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How To Crowdsurf, I Mean CrowdFUND Wisely

By: Bianca Buliga, Content Curator Intern


To crowdfund, or not to crowdfund: that is the question. Lucky for you, you can debate the pros and cons without suffering flashbacks to high school English literature.


You have likely watched “crowdfunding” become a hot topic and headline endless fundraising articles in the entrepreneurship information exchange. You may have even participated in a campaign without realizing it! But what exactly is crowdfunding and how does it work?


What is Crowdfunding?


It can be simply defined as the collective effort of individuals who network and pool their resources, usually via the Internet, to support efforts initiated by other people or organizations. However, those who have participated in crowdfunding understand that the process often transcends mere monetary gain. At its core, crowdfunding involves mobilizing a crowd of people that believe in something enough to assemble, creating a momentum of change-making and a web of financial reassurance.


What Qualifies as Crowdfunding?


While the origins of this fundraising methodology can be traced back to the late 1990s, crowdfunding did not truly take off until the launch of Kickstarter in April of 2009. To date, the Kickstarter community has helped tens of thousands of artists, musicians, filmmakers, and designers breathe life into their creative projects. In the past seven years, over 10 million people have backed a Kickstarter project, proving crowdfunding to be a legitimate and successful funding source for any and all purposes.


The last time you were scrolling through your Facebook feed, you might have seen your sister’s daughter’s best friend’s GoFundMe page requesting financial help for her upcoming semester abroad in New Zealand. Claiming to be the World’s #1 Personal Fundraising Website, GoFundMe has raised over $2 billion worldwide in the past year alone for travel expenses, medical funds, college tuition, and other worthy causes. The process is simple – an individual sets a fundraising goal, creates a campaign with a brief explanation, and shares the link to social media for friends, family, and complete strangers to contribute to.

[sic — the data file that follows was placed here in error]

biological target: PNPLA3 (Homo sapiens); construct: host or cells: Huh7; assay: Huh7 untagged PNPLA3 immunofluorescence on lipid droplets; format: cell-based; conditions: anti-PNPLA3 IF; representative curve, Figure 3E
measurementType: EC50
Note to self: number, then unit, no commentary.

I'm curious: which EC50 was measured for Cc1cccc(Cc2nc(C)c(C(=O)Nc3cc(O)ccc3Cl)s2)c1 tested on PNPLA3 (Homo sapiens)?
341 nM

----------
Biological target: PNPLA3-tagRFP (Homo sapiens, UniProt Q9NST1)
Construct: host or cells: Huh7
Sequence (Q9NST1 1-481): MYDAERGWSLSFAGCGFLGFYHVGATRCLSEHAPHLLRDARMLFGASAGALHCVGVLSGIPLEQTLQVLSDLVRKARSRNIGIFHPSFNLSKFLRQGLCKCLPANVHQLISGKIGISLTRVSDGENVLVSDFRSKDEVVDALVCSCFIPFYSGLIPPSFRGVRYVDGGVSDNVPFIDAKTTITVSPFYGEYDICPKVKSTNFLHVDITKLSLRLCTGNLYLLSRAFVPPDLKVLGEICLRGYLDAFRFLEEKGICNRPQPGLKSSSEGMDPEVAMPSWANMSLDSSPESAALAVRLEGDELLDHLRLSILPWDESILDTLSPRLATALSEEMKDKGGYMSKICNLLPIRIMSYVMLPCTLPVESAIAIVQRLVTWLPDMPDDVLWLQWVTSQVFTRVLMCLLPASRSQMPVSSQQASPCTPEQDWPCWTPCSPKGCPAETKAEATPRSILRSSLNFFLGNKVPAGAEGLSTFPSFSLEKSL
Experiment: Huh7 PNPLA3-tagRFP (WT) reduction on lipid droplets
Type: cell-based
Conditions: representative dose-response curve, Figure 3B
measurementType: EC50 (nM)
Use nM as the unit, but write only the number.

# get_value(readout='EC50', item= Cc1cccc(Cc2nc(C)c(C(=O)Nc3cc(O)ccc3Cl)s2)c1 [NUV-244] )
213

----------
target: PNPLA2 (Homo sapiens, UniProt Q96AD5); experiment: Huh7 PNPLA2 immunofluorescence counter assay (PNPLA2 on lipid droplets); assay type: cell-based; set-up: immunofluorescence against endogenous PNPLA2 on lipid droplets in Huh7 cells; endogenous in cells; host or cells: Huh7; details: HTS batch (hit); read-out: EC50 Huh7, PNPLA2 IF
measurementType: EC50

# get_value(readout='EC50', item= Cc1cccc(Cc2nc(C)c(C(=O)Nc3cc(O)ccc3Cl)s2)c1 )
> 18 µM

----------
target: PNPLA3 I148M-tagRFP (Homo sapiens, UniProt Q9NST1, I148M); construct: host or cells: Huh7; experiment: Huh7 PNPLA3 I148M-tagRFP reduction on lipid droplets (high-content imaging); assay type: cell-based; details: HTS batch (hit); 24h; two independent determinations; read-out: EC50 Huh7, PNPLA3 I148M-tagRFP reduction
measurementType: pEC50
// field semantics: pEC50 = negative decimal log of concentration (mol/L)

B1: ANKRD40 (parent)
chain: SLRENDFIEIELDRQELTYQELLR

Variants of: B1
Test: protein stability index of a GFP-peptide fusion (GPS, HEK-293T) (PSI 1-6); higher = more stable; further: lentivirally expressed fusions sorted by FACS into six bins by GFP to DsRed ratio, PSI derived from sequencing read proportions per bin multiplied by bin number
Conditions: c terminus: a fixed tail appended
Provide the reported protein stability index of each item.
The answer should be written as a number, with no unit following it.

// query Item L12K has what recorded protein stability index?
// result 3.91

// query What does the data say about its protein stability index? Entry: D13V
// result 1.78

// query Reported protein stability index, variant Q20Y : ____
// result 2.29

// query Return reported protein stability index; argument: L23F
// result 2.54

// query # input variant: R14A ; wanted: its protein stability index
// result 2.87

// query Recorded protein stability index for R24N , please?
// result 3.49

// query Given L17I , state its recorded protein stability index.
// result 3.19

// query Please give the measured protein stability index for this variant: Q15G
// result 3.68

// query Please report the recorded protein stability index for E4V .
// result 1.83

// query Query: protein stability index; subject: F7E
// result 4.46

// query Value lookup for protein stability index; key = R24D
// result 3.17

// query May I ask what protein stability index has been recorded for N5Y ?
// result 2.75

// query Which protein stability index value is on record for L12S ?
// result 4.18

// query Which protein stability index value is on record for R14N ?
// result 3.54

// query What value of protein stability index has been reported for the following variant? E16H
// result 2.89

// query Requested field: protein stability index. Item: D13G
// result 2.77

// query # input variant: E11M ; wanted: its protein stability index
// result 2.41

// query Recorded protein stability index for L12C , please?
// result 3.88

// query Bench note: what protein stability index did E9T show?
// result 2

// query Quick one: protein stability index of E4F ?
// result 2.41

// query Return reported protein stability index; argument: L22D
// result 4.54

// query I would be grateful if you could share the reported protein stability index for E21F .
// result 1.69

More than 450 crowdfunding platforms with similar ideals exist worldwide, ready to launch campaigns of all shapes and sizes. IndieGoGo promises maximum impact by offering integrated analytics and feedback with its mobile app. GiveForward organizes meal deliveries for growing families and mending households. helps public school teachers nationwide request much-needed classroom materials for their students. Razoo allows donors to search their website according to categories ranging from humanitarian aid to animal welfare. The common denominator? Providing a means for ordinary people to make an extraordinary difference in their community, region, and world.